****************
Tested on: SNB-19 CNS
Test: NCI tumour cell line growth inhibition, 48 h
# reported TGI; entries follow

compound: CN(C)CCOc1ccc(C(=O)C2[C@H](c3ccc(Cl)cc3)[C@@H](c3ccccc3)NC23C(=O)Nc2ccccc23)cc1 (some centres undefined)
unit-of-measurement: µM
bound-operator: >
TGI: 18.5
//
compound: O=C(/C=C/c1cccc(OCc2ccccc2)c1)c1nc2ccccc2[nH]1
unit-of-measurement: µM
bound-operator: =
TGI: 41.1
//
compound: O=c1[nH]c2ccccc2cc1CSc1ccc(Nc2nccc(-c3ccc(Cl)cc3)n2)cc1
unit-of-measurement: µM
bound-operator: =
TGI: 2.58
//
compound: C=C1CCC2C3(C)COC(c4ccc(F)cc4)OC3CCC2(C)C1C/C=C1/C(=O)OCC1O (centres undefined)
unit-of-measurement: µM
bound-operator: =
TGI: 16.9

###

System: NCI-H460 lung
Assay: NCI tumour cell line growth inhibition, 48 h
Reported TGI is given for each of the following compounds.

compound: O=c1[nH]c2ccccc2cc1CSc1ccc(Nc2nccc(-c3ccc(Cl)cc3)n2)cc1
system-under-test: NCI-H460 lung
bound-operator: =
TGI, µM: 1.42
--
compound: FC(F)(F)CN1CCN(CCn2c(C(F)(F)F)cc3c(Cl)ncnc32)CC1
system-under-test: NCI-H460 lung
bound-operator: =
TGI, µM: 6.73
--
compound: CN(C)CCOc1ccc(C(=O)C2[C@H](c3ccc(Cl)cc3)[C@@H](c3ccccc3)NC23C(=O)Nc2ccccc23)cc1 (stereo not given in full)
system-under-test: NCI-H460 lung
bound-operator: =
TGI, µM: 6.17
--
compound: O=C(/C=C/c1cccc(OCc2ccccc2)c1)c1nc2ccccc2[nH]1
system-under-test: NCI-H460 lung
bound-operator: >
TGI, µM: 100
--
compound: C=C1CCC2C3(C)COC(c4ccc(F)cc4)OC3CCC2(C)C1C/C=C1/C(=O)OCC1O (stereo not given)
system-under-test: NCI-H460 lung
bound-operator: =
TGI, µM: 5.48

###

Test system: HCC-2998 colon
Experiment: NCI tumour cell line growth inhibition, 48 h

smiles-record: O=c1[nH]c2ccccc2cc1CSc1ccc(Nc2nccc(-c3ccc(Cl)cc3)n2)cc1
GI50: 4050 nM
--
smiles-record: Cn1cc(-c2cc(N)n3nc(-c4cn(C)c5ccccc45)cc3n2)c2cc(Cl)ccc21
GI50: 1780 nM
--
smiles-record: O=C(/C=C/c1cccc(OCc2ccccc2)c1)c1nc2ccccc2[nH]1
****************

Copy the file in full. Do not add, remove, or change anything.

Tested on: SNB-19 CNS
Test: NCI tumour cell line growth inhibition, 48 h
# reported TGI; entries follow

compound: CN(C)CCOc1ccc(C(=O)C2[C@H](c3ccc(Cl)cc3)[C@@H](c3ccccc3)NC23C(=O)Nc2ccccc23)cc1 (some centres undefined)
unit-of-measurement: µM
bound-operator: >
TGI: 18.5
//
compound: O=C(/C=C/c1cccc(OCc2ccccc2)c1)c1nc2ccccc2[nH]1
unit-of-measurement: µM
bound-operator: =
TGI: 41.1
//
compound: O=c1[nH]c2ccccc2cc1CSc1ccc(Nc2nccc(-c3ccc(Cl)cc3)n2)cc1
unit-of-measurement: µM
bound-operator: =
TGI: 2.58
//
compound: C=C1CCC2C3(C)COC(c4ccc(F)cc4)OC3CCC2(C)C1C/C=C1/C(=O)OCC1O (centres undefined)
unit-of-measurement: µM
bound-operator: =
TGI: 16.9

###

System: NCI-H460 lung
Assay: NCI tumour cell line growth inhibition, 48 h
Reported TGI is given for each of the following compounds.

compound: O=c1[nH]c2ccccc2cc1CSc1ccc(Nc2nccc(-c3ccc(Cl)cc3)n2)cc1
system-under-test: NCI-H460 lung
bound-operator: =
TGI, µM: 1.42
--
compound: FC(F)(F)CN1CCN(CCn2c(C(F)(F)F)cc3c(Cl)ncnc32)CC1
system-under-test: NCI-H460 lung
bound-operator: =
TGI, µM: 6.73
--
compound: CN(C)CCOc1ccc(C(=O)C2[C@H](c3ccc(Cl)cc3)[C@@H](c3ccccc3)NC23C(=O)Nc2ccccc23)cc1 (stereo not given in full)
system-under-test: NCI-H460 lung
bound-operator: =
TGI, µM: 6.17
--
compound: O=C(/C=C/c1cccc(OCc2ccccc2)c1)c1nc2ccccc2[nH]1
system-under-test: NCI-H460 lung
bound-operator: >
TGI, µM: 100
--
compound: C=C1CCC2C3(C)COC(c4ccc(F)cc4)OC3CCC2(C)C1C/C=C1/C(=O)OCC1O (stereo not given)
system-under-test: NCI-H460 lung
bound-operator: =
TGI, µM: 5.48

###

Test system: HCC-2998 colon
Experiment: NCI tumour cell line growth inhibition, 48 h

smiles-record: O=c1[nH]c2ccccc2cc1CSc1ccc(Nc2nccc(-c3ccc(Cl)cc3)n2)cc1
GI50: 4050 nM
--
smiles-record: Cn1cc(-c2cc(N)n3nc(-c4cn(C)c5ccccc45)cc3n2)c2cc(Cl)ccc21
GI50: 1780 nM
--
smiles-record: O=C(/C=C/c1cccc(OCc2ccccc2)c1)c1nc2ccccc2[nH]1